The problem was that the decision of the government at large was to go out and the first lines that you may have heard when the story broke initially in the Globe and Mail, the first lines that very day were: the allegations are entirely false. Well, we know now that they weren't entirely false.
Having believed the former attorney general, I did not feel comfortable going out and saying the allegations are false. The story of the government has changed now to not necessarily denying the allegations but to saying, 'Well, it doesn't actually matter.'
I don't believe that either ... I believe it does matter .... that this attempted interference took place ... and I think Canadians deserve to know that someone takes responsibility, and apologizes for what took place. I essentially couldn't go out and, you know, to use a much-used phrase, toe the party line on this end. And as a cabinet minister, I had the obligation to do that.
I couldn't do that because I felt that our approach was wrong.
And does that suggest that you think that the government will now — that Jody Wilson-Raybould is not the attorney general — that with a new attorney general the government will do exactly what it wanted to do under her?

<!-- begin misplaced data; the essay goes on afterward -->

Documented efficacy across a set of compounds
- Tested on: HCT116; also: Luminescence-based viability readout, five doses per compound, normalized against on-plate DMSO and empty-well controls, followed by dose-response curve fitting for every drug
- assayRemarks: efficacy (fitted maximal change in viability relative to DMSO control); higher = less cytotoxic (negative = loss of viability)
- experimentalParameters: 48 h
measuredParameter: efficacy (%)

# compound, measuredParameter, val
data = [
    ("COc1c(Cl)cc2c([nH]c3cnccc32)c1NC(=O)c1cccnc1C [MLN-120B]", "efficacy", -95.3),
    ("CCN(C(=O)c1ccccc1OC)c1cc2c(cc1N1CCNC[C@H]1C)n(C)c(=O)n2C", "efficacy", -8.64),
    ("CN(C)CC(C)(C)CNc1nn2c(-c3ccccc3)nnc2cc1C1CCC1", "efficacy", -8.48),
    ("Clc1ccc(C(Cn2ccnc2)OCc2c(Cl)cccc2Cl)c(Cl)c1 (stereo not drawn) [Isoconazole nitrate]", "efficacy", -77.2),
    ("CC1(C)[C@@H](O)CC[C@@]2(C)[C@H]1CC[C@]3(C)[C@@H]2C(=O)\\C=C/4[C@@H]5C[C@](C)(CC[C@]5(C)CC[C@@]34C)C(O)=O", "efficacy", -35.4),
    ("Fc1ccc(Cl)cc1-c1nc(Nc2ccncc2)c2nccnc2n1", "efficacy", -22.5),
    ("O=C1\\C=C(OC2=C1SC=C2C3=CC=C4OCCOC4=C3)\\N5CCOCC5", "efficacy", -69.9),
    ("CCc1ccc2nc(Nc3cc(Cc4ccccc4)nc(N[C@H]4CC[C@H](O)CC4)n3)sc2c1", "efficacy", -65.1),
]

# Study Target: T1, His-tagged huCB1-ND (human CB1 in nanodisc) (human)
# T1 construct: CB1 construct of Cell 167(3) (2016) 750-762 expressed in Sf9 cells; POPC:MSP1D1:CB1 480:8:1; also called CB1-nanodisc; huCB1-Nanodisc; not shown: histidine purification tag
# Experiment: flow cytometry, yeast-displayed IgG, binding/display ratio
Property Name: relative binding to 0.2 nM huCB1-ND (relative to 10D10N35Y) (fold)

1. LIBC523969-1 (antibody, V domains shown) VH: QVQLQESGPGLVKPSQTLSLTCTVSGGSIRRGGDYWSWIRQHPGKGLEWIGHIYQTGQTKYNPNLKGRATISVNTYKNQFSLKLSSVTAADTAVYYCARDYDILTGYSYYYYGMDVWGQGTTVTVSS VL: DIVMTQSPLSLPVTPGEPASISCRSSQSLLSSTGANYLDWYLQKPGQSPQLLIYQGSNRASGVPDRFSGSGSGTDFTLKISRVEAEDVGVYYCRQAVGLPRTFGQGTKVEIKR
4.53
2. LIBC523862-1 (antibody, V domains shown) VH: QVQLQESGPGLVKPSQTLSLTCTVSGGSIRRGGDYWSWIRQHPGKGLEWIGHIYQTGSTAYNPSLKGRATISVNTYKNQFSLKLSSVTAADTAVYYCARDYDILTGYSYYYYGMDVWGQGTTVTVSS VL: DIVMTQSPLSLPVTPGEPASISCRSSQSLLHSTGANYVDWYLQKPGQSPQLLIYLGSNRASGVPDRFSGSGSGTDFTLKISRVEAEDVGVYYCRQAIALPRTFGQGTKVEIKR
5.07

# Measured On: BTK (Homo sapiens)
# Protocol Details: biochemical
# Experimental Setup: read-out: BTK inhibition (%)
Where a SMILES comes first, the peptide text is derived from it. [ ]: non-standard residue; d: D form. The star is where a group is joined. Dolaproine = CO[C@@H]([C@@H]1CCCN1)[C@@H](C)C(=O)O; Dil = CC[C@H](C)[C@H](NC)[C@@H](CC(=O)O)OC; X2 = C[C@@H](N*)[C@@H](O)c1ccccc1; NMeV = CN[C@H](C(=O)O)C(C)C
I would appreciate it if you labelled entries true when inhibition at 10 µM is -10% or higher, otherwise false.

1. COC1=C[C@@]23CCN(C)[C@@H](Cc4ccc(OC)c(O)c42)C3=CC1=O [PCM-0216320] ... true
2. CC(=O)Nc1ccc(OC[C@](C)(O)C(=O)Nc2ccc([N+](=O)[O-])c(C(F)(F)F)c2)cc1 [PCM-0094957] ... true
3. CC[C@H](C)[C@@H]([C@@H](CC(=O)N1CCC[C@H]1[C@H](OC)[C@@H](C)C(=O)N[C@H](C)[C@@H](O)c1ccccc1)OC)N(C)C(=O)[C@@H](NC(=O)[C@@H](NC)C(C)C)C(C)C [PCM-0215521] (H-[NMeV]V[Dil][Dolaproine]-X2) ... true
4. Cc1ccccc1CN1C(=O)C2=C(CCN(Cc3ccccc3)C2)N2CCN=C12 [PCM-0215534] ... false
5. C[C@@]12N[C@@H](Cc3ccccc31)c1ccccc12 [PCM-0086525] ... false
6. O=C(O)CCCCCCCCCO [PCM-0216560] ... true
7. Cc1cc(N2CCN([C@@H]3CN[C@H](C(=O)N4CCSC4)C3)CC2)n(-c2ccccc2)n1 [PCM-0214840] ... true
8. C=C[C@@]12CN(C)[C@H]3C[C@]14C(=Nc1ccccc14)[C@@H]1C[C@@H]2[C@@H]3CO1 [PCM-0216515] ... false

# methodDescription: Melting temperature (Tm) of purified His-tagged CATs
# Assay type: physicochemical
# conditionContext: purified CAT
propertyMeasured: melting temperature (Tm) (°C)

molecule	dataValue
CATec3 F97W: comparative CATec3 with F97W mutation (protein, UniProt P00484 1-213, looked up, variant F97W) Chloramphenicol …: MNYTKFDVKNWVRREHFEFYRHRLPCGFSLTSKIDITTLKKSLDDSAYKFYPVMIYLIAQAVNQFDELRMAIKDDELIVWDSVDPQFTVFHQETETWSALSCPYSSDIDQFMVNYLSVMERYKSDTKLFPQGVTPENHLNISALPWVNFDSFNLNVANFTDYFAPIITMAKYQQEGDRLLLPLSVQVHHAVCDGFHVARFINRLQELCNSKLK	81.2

I have no information as to what the plan is. As I said, a long time ago, the director of public prosecutions said that they do not qualify. I assume that the current attorney general will not allow himself to be the victim of interference in causing him to step in, unless he has some new information, but I'm not privy to those details.
I have to ask you, you have been a star cabinet minister, with big portfolios, a reputation when you got Treasury Board for being the one who gets things done. With all the priorities you championed as a senior member of the Liberal cabinet — reconciliation, climate change, health, gender equality — you chose to sacrifice your political career over in this.
I chose the truth. I chose to act on principles that are so important to the future of our country. That's more important than my political career. I got into politics to improve people's lives, to be the very best member of parliament for Markham-Stouffville that I could possibly be, to stand up for truth to represent what I heard from my constituents. If that means that — in some way — I've been taken out of opportunities that I had before, it makes me very sad. I loved the work that I was able to do, but I have to be able to speak to my children and my mother and my husband and say I did the right thing. And to my constituents and say I did the right thing.
I don't know what my political future holds at this point. I think there may be some opportunities out there for me yet. The truth is more important than any individual's political success.
Click 'listen' near the top of this page to hear the full conversation.
Q&A has been edited for length and clarity. Written by Padraig Moran, with files from CBC News. Produced by Julie Crysler and Idella Sturino.